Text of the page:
The annoying web

Those of us who recall education, conversation, and research before the habitual use of the web often wax eloquently about all the affordances the web has given us. We can look up facts in seconds, engage in research from our sofa, video-conference with people in real time. It’s amazing!

We also know that things get lost with any new technology. It’s one of the major themes (well, the major theme) of my History of Technology class. We’ve seen that everything from real-life conversation, to civility, to shelf-browsing has suffered in ways connected to the advent of the web. I am considering examining these in some posts.

So here’s one. I have a colleague who researches American patent medicine in the late 19th century. Today I’m on Twitter, and see that A. J. Wright has posted a patent medicine advert. I’d like to share this with my colleague. In the old days of email, I might have sent it to him in an email. But now I won’t share it with him at all.

Why? Because the likelihood of it having been shared a zillion times, and him having seen it already, is very high. If I put the name of the product (H.R. Stevens’ Family Balsam Familine) into Google, I get some right away:

And there are more links below to sites like Rochester University, the Smithsonian, even eBay. My mind conjures up a Pinterest page of bunches of similar ads, and a quick search proves that yes, everybody and their mother saves images of patent medicines.

I am intimidated by the ease of finding more examples, so I’m less likely to share one. My “discovery” has been diffused by the commonality of the find, by the ease of access. Despite the fact that there are still areas of mystery (what is Familine made of?), I’m too deflated to care. It’s like that scene in Summertime where Katherine Hepburn discovers that the supposedly unique Venetian glass she’s been sold is just a cheap souvenir. In her case, she later discovers that hers is an original and the others are copies, but in my case they are all cheap souvenirs of a few minutes web searching. Hardly something one would share with a respected colleague.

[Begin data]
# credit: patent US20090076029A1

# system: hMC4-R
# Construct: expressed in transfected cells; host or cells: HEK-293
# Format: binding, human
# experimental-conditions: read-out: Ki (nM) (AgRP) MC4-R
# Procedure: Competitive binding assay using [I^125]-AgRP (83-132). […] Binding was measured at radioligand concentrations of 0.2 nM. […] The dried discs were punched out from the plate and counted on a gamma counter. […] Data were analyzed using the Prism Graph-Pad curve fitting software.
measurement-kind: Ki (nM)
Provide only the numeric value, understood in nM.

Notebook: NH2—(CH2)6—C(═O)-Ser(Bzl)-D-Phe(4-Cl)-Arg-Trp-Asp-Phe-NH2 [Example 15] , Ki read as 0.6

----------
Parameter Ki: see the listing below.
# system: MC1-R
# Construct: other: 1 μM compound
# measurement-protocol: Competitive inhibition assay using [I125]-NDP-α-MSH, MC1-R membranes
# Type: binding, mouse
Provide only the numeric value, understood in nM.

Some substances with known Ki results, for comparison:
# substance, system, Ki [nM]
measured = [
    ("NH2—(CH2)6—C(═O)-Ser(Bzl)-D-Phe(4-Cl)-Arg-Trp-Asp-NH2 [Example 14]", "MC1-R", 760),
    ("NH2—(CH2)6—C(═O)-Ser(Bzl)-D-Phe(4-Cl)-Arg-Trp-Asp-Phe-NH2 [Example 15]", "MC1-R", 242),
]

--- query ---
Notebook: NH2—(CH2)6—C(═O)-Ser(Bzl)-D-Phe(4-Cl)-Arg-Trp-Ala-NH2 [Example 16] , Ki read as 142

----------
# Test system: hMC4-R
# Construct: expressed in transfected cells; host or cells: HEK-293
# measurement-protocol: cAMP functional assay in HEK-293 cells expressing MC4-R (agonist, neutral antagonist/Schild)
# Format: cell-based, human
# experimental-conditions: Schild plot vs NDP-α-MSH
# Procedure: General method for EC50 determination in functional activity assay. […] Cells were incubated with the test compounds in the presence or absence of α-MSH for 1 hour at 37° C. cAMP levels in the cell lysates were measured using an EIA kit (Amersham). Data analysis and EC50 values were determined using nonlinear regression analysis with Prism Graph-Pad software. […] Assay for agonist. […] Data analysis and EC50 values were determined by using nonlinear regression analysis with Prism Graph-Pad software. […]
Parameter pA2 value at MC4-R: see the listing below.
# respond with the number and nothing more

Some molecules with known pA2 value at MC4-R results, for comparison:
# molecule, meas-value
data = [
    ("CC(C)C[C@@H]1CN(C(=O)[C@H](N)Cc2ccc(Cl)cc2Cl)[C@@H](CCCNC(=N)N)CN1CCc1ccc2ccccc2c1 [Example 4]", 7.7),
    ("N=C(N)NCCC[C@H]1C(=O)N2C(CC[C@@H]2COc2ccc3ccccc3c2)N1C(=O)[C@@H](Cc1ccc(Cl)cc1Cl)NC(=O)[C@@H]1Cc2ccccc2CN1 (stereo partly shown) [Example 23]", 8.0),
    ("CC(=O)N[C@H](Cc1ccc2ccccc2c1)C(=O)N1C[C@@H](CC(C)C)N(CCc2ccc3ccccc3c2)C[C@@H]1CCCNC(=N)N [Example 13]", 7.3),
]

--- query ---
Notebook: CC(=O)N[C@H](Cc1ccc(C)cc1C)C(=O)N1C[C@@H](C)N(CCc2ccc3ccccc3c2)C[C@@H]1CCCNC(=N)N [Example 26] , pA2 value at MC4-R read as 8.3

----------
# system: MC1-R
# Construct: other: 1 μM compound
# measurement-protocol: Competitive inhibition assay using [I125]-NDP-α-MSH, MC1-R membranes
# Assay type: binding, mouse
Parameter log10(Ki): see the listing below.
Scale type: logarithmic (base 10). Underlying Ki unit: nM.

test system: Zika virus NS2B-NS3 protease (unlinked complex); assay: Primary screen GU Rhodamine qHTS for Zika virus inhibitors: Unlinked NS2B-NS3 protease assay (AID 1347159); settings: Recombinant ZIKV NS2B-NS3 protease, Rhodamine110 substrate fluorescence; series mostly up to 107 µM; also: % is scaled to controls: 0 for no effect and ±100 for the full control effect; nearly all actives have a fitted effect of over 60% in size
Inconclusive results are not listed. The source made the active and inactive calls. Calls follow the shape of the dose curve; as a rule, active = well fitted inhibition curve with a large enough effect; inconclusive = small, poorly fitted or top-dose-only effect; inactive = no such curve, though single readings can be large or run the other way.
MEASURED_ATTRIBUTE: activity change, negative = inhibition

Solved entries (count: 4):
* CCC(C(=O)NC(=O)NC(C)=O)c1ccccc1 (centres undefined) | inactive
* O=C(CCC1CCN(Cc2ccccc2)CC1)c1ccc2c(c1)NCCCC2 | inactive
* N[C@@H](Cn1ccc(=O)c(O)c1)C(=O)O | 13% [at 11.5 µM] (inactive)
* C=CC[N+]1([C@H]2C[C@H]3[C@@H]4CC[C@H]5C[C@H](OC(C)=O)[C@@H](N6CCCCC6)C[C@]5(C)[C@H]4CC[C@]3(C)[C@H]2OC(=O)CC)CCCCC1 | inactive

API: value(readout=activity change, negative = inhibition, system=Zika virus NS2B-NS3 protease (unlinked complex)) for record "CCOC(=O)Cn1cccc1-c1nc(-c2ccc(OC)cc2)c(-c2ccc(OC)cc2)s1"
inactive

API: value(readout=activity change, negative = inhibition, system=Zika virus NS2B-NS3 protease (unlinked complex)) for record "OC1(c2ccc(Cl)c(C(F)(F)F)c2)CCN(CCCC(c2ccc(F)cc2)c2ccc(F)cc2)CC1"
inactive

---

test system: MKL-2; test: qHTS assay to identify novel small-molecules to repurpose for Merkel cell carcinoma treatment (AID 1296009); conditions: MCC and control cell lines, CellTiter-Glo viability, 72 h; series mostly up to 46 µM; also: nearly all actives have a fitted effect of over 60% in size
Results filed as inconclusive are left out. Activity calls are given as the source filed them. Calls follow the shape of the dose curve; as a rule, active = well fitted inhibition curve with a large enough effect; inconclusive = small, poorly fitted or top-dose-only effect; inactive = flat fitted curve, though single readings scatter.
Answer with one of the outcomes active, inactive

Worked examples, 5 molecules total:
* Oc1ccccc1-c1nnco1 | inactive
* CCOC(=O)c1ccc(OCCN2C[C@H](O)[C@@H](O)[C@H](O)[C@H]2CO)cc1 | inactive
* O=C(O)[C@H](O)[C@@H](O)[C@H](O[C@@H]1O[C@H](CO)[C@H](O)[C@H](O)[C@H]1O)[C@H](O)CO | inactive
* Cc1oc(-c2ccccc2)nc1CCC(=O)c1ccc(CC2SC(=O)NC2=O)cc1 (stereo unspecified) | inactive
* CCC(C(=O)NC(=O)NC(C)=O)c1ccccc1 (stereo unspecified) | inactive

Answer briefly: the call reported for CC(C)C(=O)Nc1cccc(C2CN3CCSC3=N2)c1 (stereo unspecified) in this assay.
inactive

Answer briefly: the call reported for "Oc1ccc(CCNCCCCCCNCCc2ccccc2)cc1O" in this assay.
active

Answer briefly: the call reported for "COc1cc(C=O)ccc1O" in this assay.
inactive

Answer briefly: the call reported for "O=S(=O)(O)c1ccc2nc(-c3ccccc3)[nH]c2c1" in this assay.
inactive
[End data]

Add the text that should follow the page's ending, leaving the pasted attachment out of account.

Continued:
It’s odd that in the web world, which seems so to value “sharing”, something can so instantly become not worth sharing.

1 comment to The annoying web

  • jmm

    Yesterday I read an article on the potential of asteroid mining (there’s gold in them thar rocks) that breathlessly predicted everyone on earth would be a bazillionaire when we got our hands on all the space platinum etc., and I thought: don’t be silly. If huge amounts of gold are available to everyone, it’s not going to be valuable anymore–or rather, it’s only going to be worth what it’s actually good for.

    The internet’s great strength is also its weakness: so much hay to obscure the occasional needle.